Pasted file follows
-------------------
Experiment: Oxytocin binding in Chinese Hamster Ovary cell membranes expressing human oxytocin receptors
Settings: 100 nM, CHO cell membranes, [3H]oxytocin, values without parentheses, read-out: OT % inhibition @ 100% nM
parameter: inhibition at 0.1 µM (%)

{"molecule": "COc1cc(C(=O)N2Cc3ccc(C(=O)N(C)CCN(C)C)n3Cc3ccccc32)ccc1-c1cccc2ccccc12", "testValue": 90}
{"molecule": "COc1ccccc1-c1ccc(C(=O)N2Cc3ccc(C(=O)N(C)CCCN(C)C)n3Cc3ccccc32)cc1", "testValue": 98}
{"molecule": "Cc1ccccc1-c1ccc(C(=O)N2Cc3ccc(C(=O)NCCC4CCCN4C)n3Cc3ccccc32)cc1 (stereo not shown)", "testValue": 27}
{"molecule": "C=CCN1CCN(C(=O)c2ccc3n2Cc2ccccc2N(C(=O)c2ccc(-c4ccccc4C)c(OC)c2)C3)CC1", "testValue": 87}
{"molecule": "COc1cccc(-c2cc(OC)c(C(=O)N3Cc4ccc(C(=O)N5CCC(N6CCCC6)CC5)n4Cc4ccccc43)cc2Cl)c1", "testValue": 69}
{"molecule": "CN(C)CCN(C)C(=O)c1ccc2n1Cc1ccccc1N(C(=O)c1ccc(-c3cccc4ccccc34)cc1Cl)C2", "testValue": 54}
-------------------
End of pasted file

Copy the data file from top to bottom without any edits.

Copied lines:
Experiment: Oxytocin binding in Chinese Hamster Ovary cell membranes expressing human oxytocin receptors
Settings: 100 nM, CHO cell membranes, [3H]oxytocin, values without parentheses, read-out: OT % inhibition @ 100% nM
parameter: inhibition at 0.1 µM (%)

{"molecule": "COc1cc(C(=O)N2Cc3ccc(C(=O)N(C)CCN(C)C)n3Cc3ccccc32)ccc1-c1cccc2ccccc12", "testValue": 90}
{"molecule": "COc1ccccc1-c1ccc(C(=O)N2Cc3ccc(C(=O)N(C)CCCN(C)C)n3Cc3ccccc32)cc1", "testValue": 98}
{"molecule": "Cc1ccccc1-c1ccc(C(=O)N2Cc3ccc(C(=O)NCCC4CCCN4C)n3Cc3ccccc32)cc1 (stereo not shown)", "testValue": 27}
{"molecule": "C=CCN1CCN(C(=O)c2ccc3n2Cc2ccccc2N(C(=O)c2ccc(-c4ccccc4C)c(OC)c2)C3)CC1", "testValue": 87}
{"molecule": "COc1cccc(-c2cc(OC)c(C(=O)N3Cc4ccc(C(=O)N5CCC(N6CCCC6)CC5)n4Cc4ccccc43)cc2Cl)c1", "testValue": 69}
{"molecule": "CN(C)CCN(C)C(=O)c1ccc2n1Cc1ccccc1N(C(=O)c1ccc(-c3cccc4ccccc34)cc1Cl)C2", "testValue": 54}